• Martsev SP, Chashchin VL, Akhrem AA (1985). "[Reconstruction and study of a multi-enzyme system by 11 beta-hydroxylase steroids]". Biokhimiia 50 (2): 243–57.  
  • Shizuta Y, Kawamoto T, Mitsuuchi Y, Miyahara K, Rösler A, Ulick S, Imura H (1995). "Inborn errors of aldosterone biosynthesis in humans". Steroids 60 (1): 15–21.  
  • Mitsuuchi Y, Kawamoto T, Miyahara K, Ulick S, Morton DH, Naiki Y, Kuribayashi I, Toda K, Hara T, Orii T; et al. (1993). "Congenitally defective aldosterone biosynthesis in humans: inactivation of the P-450C18 gene (CYP11B2) due to nucleotide deletion in CMO I deficient patients". Biochem. Biophys. Res. Commun. 190 (3): 864–9.  
  • Fardella CE, Rodriguez H, Montero J, Zhang G, Vignolo P, Rojas A, Villarroel L, Miller WL (1997). "Genetic variation in P450c11AS in Chilean patients with low renin hypertension". J. Clin. Endocrinol. Metab. 81 (12): 4347–51.  
  • Nomoto S, Massa G, Mitani F, Ishimura Y, Miyahara K, Toda K, Nagano I, Yamashiro T, Ogoshi S, Fukata J, Onishi S, Hashimoto K, Doi Y, Imura H, Shizuta Y (1997). "CMO I deficiency caused by a point mutation in exon 8 of the human CYP11B2 gene encoding steroid 18-hydroxylase (P450C18)". Biochem. Biophys. Res. Commun. 234 (2): 382–5.  
  • Taymans SE, Pack S, Pak E, Torpy DJ, Zhuang Z, Stratakis CA (1998). "Human CYP11B2 (aldosterone synthase) maps to chromosome 8q24.3". J. Clin. Endocrinol. Metab. 83 (3): 1033–6.  

Further reading

  1. ^ a b c d e Bassett MH, White PC, Rainey WE (March 2004). "The regulation of aldosterone synthase expression". Mol. Cell. Endocrinol. 217 (1–2): 67–74.  
  2. ^ a b Peter M, Dubuis JM, Sippell WG (1999). "Disorders of the aldosterone synthase and steroid 11β-hydroxylase deficiencies". Horm. Res. 51 (5): 211–22.  
  3. ^ Strushkevich N, Gilep AA, Shen Limin, Arrowsmith CH, Edwards AM, Usanov SA, Park HW (February 2013). "Structural insights into aldosterone synthase substrate specificity and targeted inhibition". Molecular Endocrinology 27 (2): 315–324.  
  4. ^ Mornet E, Dupont J, Vitek A, White PC (June 1989). "Characterization of two genes encoding human steroid 11-beta-hydroxylase (P-45011-beta)". J Biol Chem 264 (15): 20961–20967.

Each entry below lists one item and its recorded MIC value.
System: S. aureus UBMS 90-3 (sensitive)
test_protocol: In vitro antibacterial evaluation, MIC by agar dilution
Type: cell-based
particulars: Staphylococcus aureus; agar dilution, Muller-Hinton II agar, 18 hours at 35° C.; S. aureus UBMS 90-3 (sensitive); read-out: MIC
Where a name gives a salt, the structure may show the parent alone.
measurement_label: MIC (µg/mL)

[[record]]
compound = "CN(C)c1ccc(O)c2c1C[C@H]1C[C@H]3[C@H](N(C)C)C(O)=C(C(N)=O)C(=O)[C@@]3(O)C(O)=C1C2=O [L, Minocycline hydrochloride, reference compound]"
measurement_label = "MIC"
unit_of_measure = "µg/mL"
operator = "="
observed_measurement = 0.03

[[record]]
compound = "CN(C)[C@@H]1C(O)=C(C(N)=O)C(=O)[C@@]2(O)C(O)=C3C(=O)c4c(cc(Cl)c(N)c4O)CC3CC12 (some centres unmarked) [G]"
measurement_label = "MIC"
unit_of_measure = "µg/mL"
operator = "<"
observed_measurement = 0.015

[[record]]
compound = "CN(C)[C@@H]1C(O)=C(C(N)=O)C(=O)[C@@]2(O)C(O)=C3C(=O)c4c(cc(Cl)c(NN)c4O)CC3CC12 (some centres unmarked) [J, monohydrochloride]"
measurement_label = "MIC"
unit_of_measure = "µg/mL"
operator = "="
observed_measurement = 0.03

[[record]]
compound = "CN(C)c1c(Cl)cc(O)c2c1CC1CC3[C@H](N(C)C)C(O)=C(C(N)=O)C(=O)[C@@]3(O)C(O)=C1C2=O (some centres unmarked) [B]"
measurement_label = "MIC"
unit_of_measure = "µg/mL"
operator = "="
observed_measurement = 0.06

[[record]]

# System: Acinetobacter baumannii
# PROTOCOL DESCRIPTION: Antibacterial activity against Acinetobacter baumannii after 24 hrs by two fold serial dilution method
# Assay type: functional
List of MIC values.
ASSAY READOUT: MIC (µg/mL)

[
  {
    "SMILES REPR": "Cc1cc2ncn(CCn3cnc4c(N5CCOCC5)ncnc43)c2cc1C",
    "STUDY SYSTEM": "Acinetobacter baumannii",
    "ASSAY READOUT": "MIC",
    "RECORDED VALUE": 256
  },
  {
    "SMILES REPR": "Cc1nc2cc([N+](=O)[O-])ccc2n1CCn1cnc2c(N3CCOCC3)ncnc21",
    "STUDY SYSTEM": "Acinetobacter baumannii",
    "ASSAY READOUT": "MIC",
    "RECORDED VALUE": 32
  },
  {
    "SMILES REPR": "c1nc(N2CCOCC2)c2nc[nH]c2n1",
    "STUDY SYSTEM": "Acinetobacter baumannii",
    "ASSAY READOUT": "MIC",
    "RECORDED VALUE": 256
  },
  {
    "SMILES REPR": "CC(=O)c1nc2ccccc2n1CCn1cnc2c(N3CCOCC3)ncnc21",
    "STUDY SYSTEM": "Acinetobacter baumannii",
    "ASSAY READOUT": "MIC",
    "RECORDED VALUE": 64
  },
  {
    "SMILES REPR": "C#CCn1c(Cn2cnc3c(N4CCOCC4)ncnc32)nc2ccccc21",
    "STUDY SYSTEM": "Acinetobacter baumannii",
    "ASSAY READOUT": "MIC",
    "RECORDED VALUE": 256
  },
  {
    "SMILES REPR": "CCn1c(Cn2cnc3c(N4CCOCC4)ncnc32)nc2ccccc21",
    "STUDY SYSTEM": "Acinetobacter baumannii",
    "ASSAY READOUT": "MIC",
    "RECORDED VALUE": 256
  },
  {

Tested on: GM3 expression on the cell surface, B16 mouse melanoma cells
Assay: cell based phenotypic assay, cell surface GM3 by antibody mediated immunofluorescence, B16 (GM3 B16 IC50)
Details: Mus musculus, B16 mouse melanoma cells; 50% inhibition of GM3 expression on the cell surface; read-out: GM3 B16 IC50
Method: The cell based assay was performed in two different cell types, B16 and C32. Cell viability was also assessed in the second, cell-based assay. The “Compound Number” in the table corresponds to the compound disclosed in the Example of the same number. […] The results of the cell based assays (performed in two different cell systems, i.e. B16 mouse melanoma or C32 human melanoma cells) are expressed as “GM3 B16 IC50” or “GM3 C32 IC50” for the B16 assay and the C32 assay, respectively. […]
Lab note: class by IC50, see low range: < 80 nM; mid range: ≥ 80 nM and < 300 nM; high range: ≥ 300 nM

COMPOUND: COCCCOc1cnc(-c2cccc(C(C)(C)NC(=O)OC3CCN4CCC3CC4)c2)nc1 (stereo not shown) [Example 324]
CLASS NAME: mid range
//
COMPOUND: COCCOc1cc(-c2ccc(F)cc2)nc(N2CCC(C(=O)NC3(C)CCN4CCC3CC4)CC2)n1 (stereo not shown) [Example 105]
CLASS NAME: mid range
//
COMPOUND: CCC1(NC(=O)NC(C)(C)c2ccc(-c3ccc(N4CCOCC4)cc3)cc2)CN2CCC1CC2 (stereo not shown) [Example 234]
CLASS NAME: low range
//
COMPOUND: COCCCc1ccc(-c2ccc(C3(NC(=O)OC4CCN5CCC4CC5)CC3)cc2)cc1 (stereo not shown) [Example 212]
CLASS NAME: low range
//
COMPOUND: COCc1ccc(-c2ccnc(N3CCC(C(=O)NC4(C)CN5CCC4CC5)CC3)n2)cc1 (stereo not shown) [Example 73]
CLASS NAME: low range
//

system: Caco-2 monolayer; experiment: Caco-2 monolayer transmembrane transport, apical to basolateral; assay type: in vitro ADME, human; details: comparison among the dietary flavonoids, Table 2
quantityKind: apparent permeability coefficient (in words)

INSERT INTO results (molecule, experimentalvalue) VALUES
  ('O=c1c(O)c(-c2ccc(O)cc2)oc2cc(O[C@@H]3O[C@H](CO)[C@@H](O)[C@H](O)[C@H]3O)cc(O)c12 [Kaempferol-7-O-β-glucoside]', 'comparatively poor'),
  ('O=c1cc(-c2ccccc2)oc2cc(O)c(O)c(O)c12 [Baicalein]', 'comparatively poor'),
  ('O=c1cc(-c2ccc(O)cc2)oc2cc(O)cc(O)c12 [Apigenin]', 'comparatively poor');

5. ^ "CYP11B2". Retrieved 17 September 2013. 
  6. ^ White PC (March 2004). "Aldosterone synthase deficiency and related disorders". Mol. Cell. Endocrinol. 217 (1–2): 81–7.  
  7. ^ Brown RD, Strott CA, Liddle GW (June 1972). "Site of stimulation of aldosterone biosynthesis by angiotensin and potassium". J Clin Invest. 51 (6): 1413–8.  
  8. ^ Martinez FA (Aug 2010). "Aldosterone inhibition and cardiovascular protection: more important than it once appeared". Cardiovascular drugs and therapy 24 (4): 345–350.  
  9. ^ Williams GH (January 2005). "Aldosterone Biosynthesis, Regulation, and Classical Mechanism of Action". Heart failure reviews 10 (1): 7–13.  
  10. ^ National Library of Medicine (US) (Sep 2013). "CYP11B1". Genetics Home Reference. 
  11. ^ a b c Peter M, Fawaz L, Drop SL, Visser HK, Sippell WG (November 1997). "Hereditary defect in biosynthesis of aldosterone: aldosterone synthase deficiency 1964-1997". J. Clin. Endocrinol. Metab. 82 (11): 3525–8.  
  12. ^ a b c d Azizi M, Amar L, Menard J (October 2013). "Aldosterone synthase inhibition in humans". Nephrol. Dial. Transplant 28 (1): 36–43.  


Steroidogenesis, showing aldosterone synthase at right.

Additional images

See also

[12] Ongoing medical research is focusing on the synthesis of second-generation aldosterone synthase inhibitors to create an ideally selective inhibitor as the current, orally delivered, LCl699 has shown to be non-specific to aldosterone synthase.[12] activity in patients who are on a low-sodium diet.renin correction, moderate decrease of blood pressure, and an increase plasma hypokalaemia Inhibition has shown to decrease plasma and urinary aldosterone concentrations by 70 - 80%, rapid [12]